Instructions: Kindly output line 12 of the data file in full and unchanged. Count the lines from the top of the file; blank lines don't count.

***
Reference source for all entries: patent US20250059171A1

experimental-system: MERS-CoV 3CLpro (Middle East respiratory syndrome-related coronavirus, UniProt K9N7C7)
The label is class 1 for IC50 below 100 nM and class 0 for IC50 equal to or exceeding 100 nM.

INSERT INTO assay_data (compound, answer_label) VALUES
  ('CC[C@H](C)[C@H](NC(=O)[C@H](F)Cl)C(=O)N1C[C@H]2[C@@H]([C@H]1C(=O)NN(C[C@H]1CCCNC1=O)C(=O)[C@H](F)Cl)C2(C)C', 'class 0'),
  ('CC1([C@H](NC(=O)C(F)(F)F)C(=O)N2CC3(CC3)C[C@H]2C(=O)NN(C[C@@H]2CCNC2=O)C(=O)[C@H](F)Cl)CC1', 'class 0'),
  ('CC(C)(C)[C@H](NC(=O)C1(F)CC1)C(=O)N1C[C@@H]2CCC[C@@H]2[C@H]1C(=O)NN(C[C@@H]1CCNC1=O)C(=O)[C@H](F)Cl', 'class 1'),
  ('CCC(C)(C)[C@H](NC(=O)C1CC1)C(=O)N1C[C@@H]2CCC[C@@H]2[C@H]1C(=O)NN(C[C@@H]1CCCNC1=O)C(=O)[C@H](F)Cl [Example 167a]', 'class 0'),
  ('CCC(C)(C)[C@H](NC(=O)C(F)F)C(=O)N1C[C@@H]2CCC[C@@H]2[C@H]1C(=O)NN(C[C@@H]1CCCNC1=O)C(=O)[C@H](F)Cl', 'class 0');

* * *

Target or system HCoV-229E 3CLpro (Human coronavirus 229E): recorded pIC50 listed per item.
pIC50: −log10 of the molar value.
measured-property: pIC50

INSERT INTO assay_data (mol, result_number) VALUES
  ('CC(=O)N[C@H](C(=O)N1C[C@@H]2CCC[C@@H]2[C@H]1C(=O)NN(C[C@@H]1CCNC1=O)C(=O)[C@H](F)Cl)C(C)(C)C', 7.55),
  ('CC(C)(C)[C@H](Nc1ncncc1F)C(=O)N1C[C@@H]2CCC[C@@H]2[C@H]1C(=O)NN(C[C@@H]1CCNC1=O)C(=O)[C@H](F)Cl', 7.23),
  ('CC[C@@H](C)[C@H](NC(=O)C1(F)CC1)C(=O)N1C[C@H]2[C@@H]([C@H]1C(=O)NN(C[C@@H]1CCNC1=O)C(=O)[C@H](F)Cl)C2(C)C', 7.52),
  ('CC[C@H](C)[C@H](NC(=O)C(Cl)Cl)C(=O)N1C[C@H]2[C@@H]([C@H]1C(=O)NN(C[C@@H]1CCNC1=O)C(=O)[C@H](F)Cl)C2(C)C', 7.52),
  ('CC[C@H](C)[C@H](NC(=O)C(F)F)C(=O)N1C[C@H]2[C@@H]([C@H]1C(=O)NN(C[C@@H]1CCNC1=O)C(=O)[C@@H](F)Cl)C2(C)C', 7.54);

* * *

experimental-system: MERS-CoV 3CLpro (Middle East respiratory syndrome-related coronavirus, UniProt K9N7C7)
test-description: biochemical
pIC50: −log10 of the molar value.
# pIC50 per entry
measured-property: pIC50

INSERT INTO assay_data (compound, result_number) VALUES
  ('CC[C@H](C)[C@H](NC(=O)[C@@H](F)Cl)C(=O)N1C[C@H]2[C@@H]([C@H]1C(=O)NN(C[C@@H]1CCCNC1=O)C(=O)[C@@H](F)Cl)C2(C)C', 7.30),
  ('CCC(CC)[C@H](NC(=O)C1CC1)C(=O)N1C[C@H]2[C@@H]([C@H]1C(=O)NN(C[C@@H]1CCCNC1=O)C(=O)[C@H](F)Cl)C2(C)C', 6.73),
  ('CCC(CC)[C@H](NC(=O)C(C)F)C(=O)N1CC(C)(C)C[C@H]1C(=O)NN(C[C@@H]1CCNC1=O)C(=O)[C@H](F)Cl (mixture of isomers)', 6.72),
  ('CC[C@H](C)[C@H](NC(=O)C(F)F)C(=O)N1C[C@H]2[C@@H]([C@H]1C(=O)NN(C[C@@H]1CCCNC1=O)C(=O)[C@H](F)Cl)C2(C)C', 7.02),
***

pIC50: −log10 of the molar value.